Strategic vs. Tactical Investing: How Do These Investment Approaches Differ?

By Dave Rao
Monday, April 29, 2019

Ever hear the term “strategic investing”? How about “tactical investing”? At a glance, you might assume that both these phrases describe the same investment approach.

While both approaches involve the periodic adjustment of a portfolio and holding portfolio assets in varied investment classes, they differ in one key respect. Strategic investing is fundamentally passive; tactical investing is fundamentally active. An old saying expresses the opinion that strategic investing is about time in the market, whereas tactical investing is about timing the market. There is some truth to that.

Dave Rao

Strategic investing focuses on an investor’s long-range goals. This philosophy is sometimes characterized as “set it and forget it,” but that is inaccurate. The idea is to maintain the way the invested assets are held over time, so that through the years, they are assigned to investment classes in approximately the percentages established when the portfolio is created.

Picture a hypothetical investor. Assume she starts investing and saving for retirement with 60 percent of her invested assets held in equities and 40 percent in fixed-income vehicles. Soon after, a long bull market begins. The value of the equity investments within her portfolio increases. As years pass, much more than 60 percent of the value of her portfolio is held in equities and is now subject to the ups and downs of Wall Street.

By the tenets of strategic investing, the assets in the portfolio need to be shifted so that they are held in that 60/40 mix again. If the assets are not rebalanced, her portfolio could expose her to more risk than she wants.

Tactical investing responds to market conditions. It looks at the present and the near future. A tactical investor attempts to shift the composition of a portfolio to reduce risk exposure or take advantage of hot sectors or new opportunities. This requires something of an educated guess — two guesses, actually. The challenge is to appropriately decide when to adjust the portfolio in light of change and when to readjust it back to the target investment mix. This is, necessarily, a hands-on style of investing.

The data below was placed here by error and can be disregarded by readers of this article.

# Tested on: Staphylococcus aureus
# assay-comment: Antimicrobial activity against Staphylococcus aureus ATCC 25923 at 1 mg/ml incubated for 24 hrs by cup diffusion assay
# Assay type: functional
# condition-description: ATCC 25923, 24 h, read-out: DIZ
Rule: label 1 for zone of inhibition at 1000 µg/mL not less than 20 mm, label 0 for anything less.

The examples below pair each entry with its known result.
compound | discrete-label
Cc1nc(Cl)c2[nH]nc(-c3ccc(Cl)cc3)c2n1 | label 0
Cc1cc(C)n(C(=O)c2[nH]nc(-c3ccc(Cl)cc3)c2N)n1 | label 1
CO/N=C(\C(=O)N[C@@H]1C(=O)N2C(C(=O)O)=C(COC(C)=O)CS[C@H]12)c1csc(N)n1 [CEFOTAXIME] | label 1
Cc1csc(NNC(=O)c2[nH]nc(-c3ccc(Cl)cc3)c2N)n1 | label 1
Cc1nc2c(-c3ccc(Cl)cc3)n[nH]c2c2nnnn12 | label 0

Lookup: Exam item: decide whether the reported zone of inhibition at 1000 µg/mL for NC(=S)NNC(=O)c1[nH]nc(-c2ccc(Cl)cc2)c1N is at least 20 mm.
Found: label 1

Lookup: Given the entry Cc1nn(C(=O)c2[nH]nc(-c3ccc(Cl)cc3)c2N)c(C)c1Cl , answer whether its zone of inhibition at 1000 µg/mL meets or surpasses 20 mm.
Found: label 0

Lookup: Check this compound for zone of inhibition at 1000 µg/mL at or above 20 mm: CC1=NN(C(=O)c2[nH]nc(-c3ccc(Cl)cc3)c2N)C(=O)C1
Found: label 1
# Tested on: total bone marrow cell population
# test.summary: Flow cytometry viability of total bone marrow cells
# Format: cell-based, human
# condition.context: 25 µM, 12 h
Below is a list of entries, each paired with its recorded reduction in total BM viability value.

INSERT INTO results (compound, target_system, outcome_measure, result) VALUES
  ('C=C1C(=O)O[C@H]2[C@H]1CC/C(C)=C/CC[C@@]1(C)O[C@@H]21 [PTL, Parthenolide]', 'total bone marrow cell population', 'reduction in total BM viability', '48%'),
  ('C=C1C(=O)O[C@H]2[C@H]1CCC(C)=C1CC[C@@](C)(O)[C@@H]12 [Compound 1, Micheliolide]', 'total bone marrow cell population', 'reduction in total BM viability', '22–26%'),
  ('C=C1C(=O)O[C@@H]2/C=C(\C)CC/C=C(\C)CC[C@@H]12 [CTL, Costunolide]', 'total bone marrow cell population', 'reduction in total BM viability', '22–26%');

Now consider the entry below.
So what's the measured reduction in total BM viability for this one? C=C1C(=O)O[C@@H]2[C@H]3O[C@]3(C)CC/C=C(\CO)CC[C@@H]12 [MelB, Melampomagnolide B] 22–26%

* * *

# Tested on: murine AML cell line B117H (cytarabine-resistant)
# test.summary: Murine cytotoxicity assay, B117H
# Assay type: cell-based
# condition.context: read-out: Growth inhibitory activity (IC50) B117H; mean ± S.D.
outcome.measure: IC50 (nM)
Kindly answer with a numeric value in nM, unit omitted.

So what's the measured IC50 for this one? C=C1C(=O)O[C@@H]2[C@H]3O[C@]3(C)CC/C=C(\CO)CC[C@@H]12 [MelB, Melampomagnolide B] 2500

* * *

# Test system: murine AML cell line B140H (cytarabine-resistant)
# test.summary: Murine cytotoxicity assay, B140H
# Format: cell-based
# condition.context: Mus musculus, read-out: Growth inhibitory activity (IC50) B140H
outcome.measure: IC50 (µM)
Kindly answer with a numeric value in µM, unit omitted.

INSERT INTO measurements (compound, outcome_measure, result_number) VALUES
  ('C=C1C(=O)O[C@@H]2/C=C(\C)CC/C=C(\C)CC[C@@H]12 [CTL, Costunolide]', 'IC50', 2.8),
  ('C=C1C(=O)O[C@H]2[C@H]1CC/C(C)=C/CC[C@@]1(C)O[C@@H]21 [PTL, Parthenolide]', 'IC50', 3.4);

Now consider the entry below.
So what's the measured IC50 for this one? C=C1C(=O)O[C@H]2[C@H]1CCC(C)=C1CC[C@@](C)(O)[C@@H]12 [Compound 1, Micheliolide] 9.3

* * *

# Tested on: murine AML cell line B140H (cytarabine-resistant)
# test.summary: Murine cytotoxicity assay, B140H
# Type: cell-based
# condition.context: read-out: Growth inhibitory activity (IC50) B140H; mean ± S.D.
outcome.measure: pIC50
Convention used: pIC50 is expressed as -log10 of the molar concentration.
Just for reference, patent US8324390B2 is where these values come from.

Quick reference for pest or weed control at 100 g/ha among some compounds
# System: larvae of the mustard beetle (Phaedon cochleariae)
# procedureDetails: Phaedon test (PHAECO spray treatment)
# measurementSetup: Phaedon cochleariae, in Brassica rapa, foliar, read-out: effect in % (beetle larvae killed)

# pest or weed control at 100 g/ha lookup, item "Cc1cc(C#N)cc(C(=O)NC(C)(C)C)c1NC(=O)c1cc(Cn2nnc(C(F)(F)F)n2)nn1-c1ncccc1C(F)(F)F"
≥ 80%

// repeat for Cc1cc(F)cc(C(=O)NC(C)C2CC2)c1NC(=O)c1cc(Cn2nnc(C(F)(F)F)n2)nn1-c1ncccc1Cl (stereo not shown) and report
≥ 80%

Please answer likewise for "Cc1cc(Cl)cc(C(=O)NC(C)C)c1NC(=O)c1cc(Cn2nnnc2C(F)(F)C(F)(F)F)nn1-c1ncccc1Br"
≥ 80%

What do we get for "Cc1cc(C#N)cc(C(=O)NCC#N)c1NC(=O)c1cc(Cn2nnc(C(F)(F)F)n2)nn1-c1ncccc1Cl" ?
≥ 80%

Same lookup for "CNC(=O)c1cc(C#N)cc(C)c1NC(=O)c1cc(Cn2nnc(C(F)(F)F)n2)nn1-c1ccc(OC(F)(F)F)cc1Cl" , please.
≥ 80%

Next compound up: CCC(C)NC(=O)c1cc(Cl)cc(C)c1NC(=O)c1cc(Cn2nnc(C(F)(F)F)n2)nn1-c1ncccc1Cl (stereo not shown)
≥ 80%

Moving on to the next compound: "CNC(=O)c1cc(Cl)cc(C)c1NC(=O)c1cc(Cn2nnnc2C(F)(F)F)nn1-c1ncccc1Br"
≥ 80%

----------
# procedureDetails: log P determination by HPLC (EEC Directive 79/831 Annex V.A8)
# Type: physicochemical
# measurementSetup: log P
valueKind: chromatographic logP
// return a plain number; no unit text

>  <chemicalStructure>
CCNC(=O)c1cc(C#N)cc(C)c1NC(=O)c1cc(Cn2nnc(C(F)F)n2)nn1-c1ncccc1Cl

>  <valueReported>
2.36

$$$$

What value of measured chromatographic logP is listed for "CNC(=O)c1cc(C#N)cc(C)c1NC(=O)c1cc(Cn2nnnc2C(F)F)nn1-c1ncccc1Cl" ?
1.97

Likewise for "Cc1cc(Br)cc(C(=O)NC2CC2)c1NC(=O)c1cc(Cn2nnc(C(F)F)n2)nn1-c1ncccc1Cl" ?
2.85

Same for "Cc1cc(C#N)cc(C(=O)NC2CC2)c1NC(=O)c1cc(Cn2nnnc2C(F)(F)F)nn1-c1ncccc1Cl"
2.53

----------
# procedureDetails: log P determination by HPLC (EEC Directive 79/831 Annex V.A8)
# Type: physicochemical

Is it better to buy and hold or simply to respond? This question has no easy answer, but it points out the divergence between strategic and tactical investing. A strategic investor may be inclined to buy and hold and ride out episodes of Wall Street turbulence. The danger is in holding too long — that is, not recognizing the onset of a prolonged downturn that could bring losses without much hope for a quick recovery. On the other hand, the tactical investor risks buying high and selling low, for figuring out just when to increase or decrease a portfolio position can be difficult.

Investors have debated for decades which strategy is better. One approach may be better suited than another at a particular point in time. Adherents of strategic investing point to the failure of active asset management to beat the equity benchmarks. A 2018 Dow Jones Indices SPIVA report noted that across the five years ending June 30, 2018, more than 76 percent of U.S. large-cap funds failed to return better than the S&P 500. A proponent of tactical investing might counter that by arguing that this percentage might be much lower within a shorter time frame. Ultimately, an investor has to consider his or her risk tolerance, objectives, and investing outlook in evaluating both approaches.

Dave B. Rao is the founder of RAO Wealth Partners. He focuses his practice on helping to advise physicians, corporate executives and business owners on their unique financial situations. For more information, visit